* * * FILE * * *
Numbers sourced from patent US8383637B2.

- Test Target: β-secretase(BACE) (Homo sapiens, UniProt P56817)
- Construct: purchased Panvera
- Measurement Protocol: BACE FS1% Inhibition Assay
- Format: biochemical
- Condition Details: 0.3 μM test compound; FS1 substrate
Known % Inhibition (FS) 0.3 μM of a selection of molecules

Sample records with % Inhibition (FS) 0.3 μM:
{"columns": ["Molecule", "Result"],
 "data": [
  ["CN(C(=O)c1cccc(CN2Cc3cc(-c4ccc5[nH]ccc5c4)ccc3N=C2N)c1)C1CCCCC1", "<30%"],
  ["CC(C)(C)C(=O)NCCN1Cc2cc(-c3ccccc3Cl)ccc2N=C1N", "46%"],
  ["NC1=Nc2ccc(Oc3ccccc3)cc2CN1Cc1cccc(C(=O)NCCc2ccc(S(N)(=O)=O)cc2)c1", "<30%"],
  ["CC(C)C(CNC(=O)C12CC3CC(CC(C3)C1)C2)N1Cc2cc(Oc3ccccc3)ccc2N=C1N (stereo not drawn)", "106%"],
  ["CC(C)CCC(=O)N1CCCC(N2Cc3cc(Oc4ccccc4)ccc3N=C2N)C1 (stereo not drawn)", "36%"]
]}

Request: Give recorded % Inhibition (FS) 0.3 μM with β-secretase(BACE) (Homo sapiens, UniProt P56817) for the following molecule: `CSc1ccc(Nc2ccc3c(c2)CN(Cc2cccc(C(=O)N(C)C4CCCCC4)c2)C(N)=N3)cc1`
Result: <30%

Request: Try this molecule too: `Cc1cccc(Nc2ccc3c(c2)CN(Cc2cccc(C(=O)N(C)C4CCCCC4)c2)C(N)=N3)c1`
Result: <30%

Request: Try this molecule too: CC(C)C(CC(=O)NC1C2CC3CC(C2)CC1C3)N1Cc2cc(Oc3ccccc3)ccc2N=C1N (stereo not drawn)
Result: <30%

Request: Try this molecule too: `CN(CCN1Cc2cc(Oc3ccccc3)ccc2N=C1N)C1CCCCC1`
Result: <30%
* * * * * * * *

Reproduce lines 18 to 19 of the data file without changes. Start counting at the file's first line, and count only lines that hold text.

Result: <30%

Request: Try this molecule too: `Cc1cccc(Nc2ccc3c(c2)CN(Cc2cccc(C(=O)N(C)C4CCCCC4)c2)C(N)=N3)c1`